Friday, January 18, 2013

Filipino Martyr: ANICETO L. LACSON

Ilonggo Revolutionary Leader
A well-known agriculturist and businessman, Aniceto L. Lacson gained fame in Negros as a
general during the Philippine Revolution.
He was born to a rich couple in Molo, Iloilo on September 6, 1858. In search of the
proverbial greener pastures, his parents, Lucio Lacson and Clara Ledesma, migrated to Negros
Occidental. There they acquired a vast sugar plantation.
Lacson went to schools in Molo for his elementary and secondary education. Afterwards,
his parents sent him to Manila. He enrolled at the Ateneo Municipal for a commercial course.
Returning to Talisay, Negros Occidental, he immediately embarked on farming and in
business. Soon, he became a prominent hacendero. His vast landholdings included tracts he
inherited from his parents and those he acquired by purchase from Nicolas Loney and Company.
On the second stage of the Philippine Revolution, Lacson, together with Juan Araneta, led
the Ilonggo uprising that is known today as the “Cry of Matabang” because it originated in
Hacienda Matabang. It came about as a response to the call of the president of the revolutionary
government in Iloilo province, Roque Lopez, for Negrenses to rise against Spanish tyranny.
The “cry” sparked the island-wide revolt in Negros. On November 5, 1898, the
revolutionists hoisted the Filipino flag at the Silay public plaza and in neighboring towns. Rebels
under the command of Gamboa Benedicto attacked the 170-man Spanish garrison under Lt.
Maximo Correa. That night, Lacson’s men vanquished Spanish cazadores during an encounter
near the Matabang River.
A Visayan historian recounts this glorious phase of the Negros revolt:
“…While Gen. Lacson was engaging the Spanish forces in Silay and Talisay, Gen. Juan
Araneta also took Bago and raised the First Filipino flag at the town plaza. In the north, Don Gil
Lopez, commanding hundreds of farmers and hacienda workers, conquered the town of Sagay.”
Later, Lacson and Araneta joined forces in taking Bacolod from its colonial defenders.
With Araneta’s men coming from the south and those of Lacson from the north, they pounced on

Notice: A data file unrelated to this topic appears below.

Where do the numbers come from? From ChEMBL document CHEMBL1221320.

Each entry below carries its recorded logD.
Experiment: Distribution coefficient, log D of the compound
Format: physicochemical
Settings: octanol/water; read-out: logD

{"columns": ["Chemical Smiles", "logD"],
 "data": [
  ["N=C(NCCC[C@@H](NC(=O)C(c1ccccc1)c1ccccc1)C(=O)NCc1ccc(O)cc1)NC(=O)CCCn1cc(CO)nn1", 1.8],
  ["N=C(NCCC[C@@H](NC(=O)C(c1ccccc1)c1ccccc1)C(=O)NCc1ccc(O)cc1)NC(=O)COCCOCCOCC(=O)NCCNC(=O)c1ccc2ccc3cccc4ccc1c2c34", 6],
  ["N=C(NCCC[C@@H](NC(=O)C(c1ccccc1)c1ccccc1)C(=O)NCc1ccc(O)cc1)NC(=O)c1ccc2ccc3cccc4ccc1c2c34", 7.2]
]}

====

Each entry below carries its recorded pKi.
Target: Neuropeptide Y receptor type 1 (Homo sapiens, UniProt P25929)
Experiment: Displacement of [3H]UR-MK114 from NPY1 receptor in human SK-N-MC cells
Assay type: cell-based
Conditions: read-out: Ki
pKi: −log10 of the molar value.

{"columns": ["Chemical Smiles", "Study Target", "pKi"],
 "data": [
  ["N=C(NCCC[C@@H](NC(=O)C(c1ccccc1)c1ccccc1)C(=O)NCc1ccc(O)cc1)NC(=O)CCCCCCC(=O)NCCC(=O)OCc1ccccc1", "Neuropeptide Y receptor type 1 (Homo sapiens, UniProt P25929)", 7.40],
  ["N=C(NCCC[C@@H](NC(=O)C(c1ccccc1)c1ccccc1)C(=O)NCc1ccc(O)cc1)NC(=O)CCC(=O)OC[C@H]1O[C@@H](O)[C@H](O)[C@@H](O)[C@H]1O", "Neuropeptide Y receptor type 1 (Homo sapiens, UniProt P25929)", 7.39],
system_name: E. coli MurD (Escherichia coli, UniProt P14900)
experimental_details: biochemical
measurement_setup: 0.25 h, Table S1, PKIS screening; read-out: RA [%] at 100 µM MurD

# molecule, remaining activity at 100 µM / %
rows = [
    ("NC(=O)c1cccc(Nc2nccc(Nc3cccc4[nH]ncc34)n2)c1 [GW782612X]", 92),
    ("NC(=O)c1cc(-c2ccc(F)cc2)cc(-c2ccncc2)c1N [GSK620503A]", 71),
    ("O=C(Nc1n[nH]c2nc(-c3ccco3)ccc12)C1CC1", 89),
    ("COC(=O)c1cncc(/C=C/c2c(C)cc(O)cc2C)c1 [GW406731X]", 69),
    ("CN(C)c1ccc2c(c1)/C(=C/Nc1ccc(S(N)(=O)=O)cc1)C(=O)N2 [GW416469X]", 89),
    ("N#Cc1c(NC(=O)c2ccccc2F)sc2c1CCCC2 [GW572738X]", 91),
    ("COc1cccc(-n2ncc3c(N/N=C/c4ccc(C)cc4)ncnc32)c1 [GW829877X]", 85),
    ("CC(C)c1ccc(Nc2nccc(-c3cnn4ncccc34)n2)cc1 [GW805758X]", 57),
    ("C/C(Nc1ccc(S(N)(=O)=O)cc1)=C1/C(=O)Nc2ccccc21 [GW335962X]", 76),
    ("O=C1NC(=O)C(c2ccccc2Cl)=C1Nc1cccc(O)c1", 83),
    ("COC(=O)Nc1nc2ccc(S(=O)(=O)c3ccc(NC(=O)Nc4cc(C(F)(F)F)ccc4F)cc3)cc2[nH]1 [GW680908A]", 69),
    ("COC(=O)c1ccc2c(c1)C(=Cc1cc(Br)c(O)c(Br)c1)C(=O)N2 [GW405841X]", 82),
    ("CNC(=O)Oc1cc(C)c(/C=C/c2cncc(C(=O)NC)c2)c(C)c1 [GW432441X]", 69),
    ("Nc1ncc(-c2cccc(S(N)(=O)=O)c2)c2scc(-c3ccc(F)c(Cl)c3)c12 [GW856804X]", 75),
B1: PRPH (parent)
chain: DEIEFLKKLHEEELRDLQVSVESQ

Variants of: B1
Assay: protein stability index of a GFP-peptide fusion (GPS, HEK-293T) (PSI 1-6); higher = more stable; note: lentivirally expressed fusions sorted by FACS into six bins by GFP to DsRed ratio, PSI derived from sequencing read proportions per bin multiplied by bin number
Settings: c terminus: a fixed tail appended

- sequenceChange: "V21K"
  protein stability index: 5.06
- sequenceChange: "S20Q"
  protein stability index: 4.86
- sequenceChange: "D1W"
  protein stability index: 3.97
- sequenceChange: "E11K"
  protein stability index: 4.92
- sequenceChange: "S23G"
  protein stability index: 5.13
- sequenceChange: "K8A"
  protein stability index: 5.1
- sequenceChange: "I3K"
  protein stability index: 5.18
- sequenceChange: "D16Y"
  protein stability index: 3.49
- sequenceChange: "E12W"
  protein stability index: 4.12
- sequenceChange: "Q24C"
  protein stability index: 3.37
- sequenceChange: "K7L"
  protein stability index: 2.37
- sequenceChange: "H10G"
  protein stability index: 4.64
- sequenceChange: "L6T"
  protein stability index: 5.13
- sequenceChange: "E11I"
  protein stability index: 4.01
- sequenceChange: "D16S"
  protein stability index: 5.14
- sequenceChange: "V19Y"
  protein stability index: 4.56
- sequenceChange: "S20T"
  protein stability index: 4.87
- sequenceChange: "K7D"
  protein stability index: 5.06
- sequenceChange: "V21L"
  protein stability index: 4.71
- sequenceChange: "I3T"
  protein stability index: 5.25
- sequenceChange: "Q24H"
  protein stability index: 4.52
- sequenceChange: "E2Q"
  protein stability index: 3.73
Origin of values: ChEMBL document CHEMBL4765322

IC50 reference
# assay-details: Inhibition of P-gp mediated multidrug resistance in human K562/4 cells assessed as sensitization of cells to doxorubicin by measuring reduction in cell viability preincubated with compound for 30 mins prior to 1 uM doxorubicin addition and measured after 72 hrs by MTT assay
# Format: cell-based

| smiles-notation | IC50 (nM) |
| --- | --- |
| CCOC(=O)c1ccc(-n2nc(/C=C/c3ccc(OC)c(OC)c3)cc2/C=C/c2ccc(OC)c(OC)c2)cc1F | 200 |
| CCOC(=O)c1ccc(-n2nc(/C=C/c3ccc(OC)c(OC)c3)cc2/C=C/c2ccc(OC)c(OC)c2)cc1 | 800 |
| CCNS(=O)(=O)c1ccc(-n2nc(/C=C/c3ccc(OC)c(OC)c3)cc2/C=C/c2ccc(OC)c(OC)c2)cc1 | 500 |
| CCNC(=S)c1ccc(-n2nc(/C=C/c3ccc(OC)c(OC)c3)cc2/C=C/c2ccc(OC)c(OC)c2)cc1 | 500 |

the Spanish garrison of 300 infantrymen. To compensate for their lack of arms, the gutsy rebels
simulated the use of nipa or coconut stems as rifles. Seized from the Spaniards in the aftermath of
the attack were 185 Remingtons.
Once the Spanish forces surrendered on November 6, 1898, the victorious Filipinos set up
a provisional government of Negros through an act signed by 45 prominent Negrenses, headed by
Lacson and Araneta. On November 26, the provisional government adopted a constitution, which
established a federal form of government. Elected to the executive positions were: Lacson,
president; Araneta, secretary of war; Antonio Jaime, secretary of justice; Simon Lizares, secretary
of the interior; Eusebio Luzuriaga, secretary of finance; Nicolas Golez, secretary of fomento, and
Agustin Amenabar, secretary of agriculture. Their election was followed by those of members of
the legislative assembly on December 19, 1898. The assembly was inaugurated on the same day,
with Jose Luzuriaga as the presiding officer.
Demy P. Sonza, in his book, Visayan Fighters for Freedom, narrates the fate of the Negros
struggle during the Filipino-American War:
“…When the Americans came to Negros after the fall of Ilo-ilo in February 1899, General
Lacson and his leaders had a conference with General Marcus P. Miller. The Negrenses decided to
collaborate with the Americans for two reasons: first, they knew it was futile to fight against
America, and second, the leaders being all rich and landed people, did not want their sugar estates
to suffer from the ravages of war. General Otis readily accepted their offer for cooperation and on
March 4, 1899, General James F. Smith came with a battalion of the California Volunteers to
occupy Bacolod. Except for the sporadic harassing activities of the fanatic “Papa Isio” in the
southern towns, peace came to Negros.”
The American governor-general, William Howard Taft, appointed Lacson as governor of
Negros. Lacson, however, declined the appointment. He preferred to concentrate on his business
and the management of his sugar plantation.
He was married to Rosario Araneta with whom he had eight children: Jesusa, Carmen,
Enrique, Perfecta, Isaac, Mariano, Aniceto Jr., and Dominador.
Lacson died in Talisay on February 3, 1931, and was buried in his hometown of Molo,

Gwekoh, Sol H. “Hall of Fame: Negros rebel government head”, The Manila Times
February 7, 1961, unpaged, NHI copy.
Sonza, Demy P. Illustrious Ilonggos. Volume I. n.p.: Iloilo Provincial Historical
Committee, 1972.
____________. Visayan Fighters for Freedom. Iloilo City: Agustin Sonza and Sons,
photo in: Visayan Fighters; Eminent Filipinos

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